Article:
Nine receive Fulbright grant offers
By Connor Watumull
Published on Wednesday, May 9, 2012
Nine Dartmouth students and alumni have been awarded Fulbright U.S. Student Grants by the U.S. State Department to conduct research or teach abroad, according to the College’s Scholarship Advising Office. Among the recipients are five members of the Class of 2012, two Dartmouth graduate students and two recent Dartmouth alumni, who will pursue projects in disciplines ranging from biology and physics to English and economic development. Next year, the grant recipients will travel to diverse locations around the world, including Malaysia, Tanzania, Germany, Thailand and Kazakhstan.
The Fulbright U.S. Student Program is the largest educational exchange program that provides opportunities for students, young professionals and researchers in the U.S. to engage international communities through service, research and education, according to the program’s website. Approximately 40 Dartmouth students apply to receive Fulbright grants every year, according to Assistant Dean for Scholarship Advising Kristin O’Rourke.
The Fulbright program allows its grant recipients to design their own research projects, and O’Rourke said she attributes much of the program’s popularity among Dartmouth students to the flexibility of its research structure.
The College’s off-campus programs often serve as inspiration for Dartmouth students to seek Fulbright scholarships or similar international research grants, O’Rourke said.
“Many students go on their Language Study Abroad and Foreign Study Programs and decide that they want to continue their studies after they graduate,” she said.
Jacob Batchelor ’12, a grant recipient who plans to teach English next year to schoolchildren in Malaysia, said the program appealed to him because it provided the unique opportunity to serve the international community in a remote and exotic location.
“I chose to accept the grant because I get paid to fly across the world and teach little kids my native tongue in a beautiful country,” Batchelor said.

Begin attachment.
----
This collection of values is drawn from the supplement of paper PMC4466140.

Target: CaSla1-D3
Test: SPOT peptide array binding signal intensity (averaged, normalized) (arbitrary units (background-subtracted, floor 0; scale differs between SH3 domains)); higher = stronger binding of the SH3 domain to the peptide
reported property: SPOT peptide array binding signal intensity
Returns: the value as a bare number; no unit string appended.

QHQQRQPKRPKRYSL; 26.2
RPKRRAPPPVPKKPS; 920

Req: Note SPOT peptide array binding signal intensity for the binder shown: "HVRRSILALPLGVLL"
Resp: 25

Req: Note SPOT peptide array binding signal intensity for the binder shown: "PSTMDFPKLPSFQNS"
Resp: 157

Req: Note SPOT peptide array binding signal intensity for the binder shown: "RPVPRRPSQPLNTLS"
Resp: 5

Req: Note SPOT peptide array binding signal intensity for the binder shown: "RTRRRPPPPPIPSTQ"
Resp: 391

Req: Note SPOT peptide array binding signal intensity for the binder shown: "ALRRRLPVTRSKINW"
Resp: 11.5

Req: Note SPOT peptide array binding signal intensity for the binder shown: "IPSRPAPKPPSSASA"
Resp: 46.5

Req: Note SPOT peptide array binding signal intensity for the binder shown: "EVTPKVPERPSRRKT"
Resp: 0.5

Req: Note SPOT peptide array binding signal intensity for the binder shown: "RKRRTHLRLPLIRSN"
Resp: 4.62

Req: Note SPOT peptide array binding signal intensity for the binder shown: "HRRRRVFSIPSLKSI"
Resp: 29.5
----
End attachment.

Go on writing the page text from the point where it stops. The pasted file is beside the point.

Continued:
Comparative literature graduate student David Dulceany said he plans to explore his academic interest in Cuban-Romanian relations in Romania next year using his grant. Dulceany, the son of Romanian immigrants, said he appreciates the Fulbright program’s emphasis on grant recipients’ personal relationships with their academic research.
“It’s really significant to go back [to Romania] and re-experience my heritage while maintaining an academic focus,” Dulceany said.
Dulceany’s research will focus on the complex sociocultural and diplomatic relations between Romania and Cuba during the Communist era, and he intends to conduct the majority of his research using Romanian cultural and historical archives, he said. Following the completion of his research in Romania, Dulceany hopes to pursue a PhD in Spanish.
Several Fulbright grant recipients said they appreciate the preparation and guidance that the College afforded them during their undergraduate years.
Claire Scott ’09, a former Fulbright grant recipient now conducting research in Munich, Germany, said her Dartmouth senior thesis inspired the direction of her current research under a Fulbright grant. Her project explores themes of “home” and “homecoming” in the memoirs of German Jewish women.
“The Fulbright was a perfect opportunity to look in more depth at some of the things that ended up not fitting into my thesis,” she said.
Fulbright grant recipients are not limited to exploring academic topics that relate directly to their project, Scott said. This weekend, Scott will present a lecture about American Civil War re-enactments in Bamberg, Germany, to a group of German and American students, she said.
“During my time here, I have never felt very far away from the Dartmouth community,” Scott said. “The international connections that I have made both at Dartmouth and through the Fulbright program are invaluable to me.” Michael Chen ’11, a 2011 recipient studying Egyptian history in Germany, said an internship at Berlin’s Egyptian Museum during his junior spring led to his interest in the Amarna period of Egyptian history and enabled him to develop relationships that helped him in the Fulbright application process.
Chen said that he has enjoyed the intellectual liberty that the Fulbright program affords its participants.
“The most wonderful aspect of the Fulbright program is the enormous freedom it offers — one essentially continues one’s studies at whatever pace or manner one desires,” Chen said in an email to The Dartmouth.
The U.S. Student Program is a subsidiary of the Fulbright Program, an international educational exchange program sponsored by the U.S. Department of State’s Bureau of Educational and Cultural Affairs. Since the program’s founding in 1946, over 300,000 students, professors and professionals have traveled to 155 countries to increase mutual understanding between individuals of different nationalities.
Each fall, students and young professionals seeking Fulbright grants submit a “Statement of Grant Purpose” to the J. William Fulbright Foreign Scholarship Board, whose members award grants to over 1,500 American students and recent graduates.
Batchelor is a member of The Dartmouth Staff